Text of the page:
R/R indolent B-cell lymphoma: is idelalisib a new treatment option?

Idelalisib is an orally available, highly selective PI3Kδ small molecule inhibitor identified in kinome-wide screening assays. The PI3K p110δ isoform inhibitor idelalisib was the first agent in a new class of isoform-specific inhibitors to receive regulatory approval. Approved FDA indications for idelalisib include relapsed chronic lymphocytic leukemia (CLL) in combination with rituximab in comorbid patients and relapsed follicular lymphoma (FL) with 2 or more prior therapies.

This article was written by Chan Yoon Cheah and  Nathan Fowler from Sir Charles Gairdner Hospital, Perth and University of Texas MD Anderson Cancer Centre Houston, Texas, respectively; published in the Journal Blood in July 2016 highlighting  the rationale for  targeting pathways, representing safety and efficacy data with idelalisib in patients with lymphoma, describing toxicities of the agent in combination studies and the mechanisms of resistance to idelalisib.1

The key points of the article are as follows:

  • PI3K pathway is deregulated in a subset of cases in a variety of lymphoma subtypes. PI3K inhibition as a therapeutic strategy has been shown to be challenging in various studies because of the ubiquitous expression of the α and β isoforms thereby making inhibition of the δ isoform-specific PI3K signaling as an attractive target in lymphoid malignancies.
  • Phase I and II studies by Flinn2, Kahl3 and Gopal4 in patients with relapsed/refractory indolent B-cell NHL and MCL have demonstrated an overall response rate of 47%, 40% and 57% respectively; and a median duration of response of 18.4 months, 2.7 months and 12.5 months respectively.
  • The most frequent grade 3 or above adverse events were diarrhea (defined as >7 stools/day above baseline reported in various clinical trials) and pneumonitis, which was reported to generally occur after several months of treatment (median 7.8 months).
  • The triplet combination of lenalidomide, idelalisib and rituximab has shown to cause serious toxicities in clinical studies. This could be due to PI3Kδ inhibition of Treg cells resulting in both qualitative and quantitative aberrations in T-cell subsets with subsequent loss of tolerance.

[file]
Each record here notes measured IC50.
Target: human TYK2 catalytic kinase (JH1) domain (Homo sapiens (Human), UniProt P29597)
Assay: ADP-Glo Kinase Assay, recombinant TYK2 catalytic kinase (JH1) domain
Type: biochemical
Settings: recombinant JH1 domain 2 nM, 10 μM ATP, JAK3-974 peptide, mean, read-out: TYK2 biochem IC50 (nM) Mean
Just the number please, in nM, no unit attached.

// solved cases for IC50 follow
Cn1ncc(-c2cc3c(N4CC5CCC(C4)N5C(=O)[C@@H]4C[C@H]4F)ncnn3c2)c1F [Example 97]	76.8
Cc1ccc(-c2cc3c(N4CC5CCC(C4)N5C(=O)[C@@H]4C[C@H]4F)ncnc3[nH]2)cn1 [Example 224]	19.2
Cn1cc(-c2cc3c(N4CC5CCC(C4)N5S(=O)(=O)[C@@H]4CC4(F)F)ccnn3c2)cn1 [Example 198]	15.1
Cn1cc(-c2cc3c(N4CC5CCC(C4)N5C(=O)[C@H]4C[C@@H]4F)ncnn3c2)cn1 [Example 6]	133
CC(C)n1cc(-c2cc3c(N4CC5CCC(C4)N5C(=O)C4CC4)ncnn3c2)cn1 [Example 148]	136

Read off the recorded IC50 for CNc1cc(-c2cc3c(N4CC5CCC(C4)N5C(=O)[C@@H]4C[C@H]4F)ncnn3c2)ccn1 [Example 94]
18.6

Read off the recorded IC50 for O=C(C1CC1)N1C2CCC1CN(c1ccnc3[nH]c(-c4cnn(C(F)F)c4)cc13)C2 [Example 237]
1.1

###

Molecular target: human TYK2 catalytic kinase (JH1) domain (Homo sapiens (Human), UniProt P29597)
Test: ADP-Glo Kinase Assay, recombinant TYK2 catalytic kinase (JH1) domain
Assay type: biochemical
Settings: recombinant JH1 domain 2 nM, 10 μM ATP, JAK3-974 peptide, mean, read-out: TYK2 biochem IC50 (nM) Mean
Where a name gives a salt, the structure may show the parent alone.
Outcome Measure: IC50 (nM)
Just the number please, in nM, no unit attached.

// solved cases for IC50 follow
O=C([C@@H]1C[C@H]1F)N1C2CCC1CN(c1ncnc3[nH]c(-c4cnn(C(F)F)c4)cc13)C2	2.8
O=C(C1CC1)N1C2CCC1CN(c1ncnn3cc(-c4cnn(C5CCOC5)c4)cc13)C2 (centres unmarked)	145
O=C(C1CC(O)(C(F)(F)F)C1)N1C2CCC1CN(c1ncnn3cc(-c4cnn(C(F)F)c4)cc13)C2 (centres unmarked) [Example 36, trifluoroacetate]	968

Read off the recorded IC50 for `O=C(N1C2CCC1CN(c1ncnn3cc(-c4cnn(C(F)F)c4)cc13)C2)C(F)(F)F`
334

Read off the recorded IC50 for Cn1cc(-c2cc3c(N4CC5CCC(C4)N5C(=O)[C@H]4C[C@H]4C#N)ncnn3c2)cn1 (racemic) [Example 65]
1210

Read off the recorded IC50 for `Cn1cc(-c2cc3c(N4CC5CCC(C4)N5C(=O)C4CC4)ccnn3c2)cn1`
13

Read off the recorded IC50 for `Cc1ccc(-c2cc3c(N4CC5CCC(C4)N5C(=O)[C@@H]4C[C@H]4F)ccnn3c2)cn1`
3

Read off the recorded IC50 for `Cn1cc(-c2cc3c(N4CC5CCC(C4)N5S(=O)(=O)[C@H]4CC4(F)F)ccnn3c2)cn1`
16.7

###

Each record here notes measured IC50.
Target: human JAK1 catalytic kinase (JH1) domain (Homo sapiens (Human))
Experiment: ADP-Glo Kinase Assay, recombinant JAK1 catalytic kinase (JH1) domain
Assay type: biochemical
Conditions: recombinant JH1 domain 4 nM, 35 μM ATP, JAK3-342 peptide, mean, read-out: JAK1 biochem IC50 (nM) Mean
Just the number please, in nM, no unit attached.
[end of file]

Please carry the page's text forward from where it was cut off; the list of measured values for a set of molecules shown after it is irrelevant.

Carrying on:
• A recent study has shown that in an idelalisib–resistant ABC diffuse large B-cell lymphoma cell line, loss of phosphatase and tensin homolog expressions, upregulation of PI3Kγ, activation of PI3K and MAPK pathway, loss of c-Myc downregulation by idelalisib were recognized as potential mechanisms of resistance. 

The article describes an important treatment option for patients with relapsed/refractory indolent B-cell lymphoma. Most of the adverse events were manageable. Use of other PI3K isoform inhibitors are currently under development. Careful design and optimal combinations of idelalisib with other agents need to be established.

Idelalisib in the management of lymphoma


Inhibition of the phosphatidylinositol-3-kinase (PI3K) pathway as an anticancer therapeutic strategy was realized with the approval of the orally bioavailable small molecule PI3Kδ inhibitor idelalisib. In this focused review, we highlight the rationale for targeting the pathway in lymphomas, provide a brief summary of the preclinical data, and describe the clinical experience with this agent in patients with lymphoma. We describe some of the idiosyncratic toxicities of this agent, some of the mechanisms of resistance, and some of the ongoing combination strategies.

The complete article can be found here.

  1. Cheah CY and  Fowler NH. Idelalisib in the management of lymphoma. Blood 2016 Jul 21;128(3):331-6. doi: 10.1182/blood-2016-02-702761. Epub 2016 Jun 1.
  2. Flinn I et al. A phase 1 evaluation of duvelisib (IPI-145), a PI3K-d,g inhibitor, in patients with relapsed/refractory iNHL [abstract]. Blood. 2014;124(21). Abstract 802.
  3. Kahl BS et al. A phase 1 study of the PI3Kd inhibitor idelalisib in patients with relapsed/refractory mantle cell lymphoma (MCL). Blood. 2014;123(22):3398-3405.
  4. Gopal AK et al. PI3Kd inhibition by idelalisib in patients with relapsed indolent lymphoma. N Engl J Med. 2014;370(11): 1008-1018.
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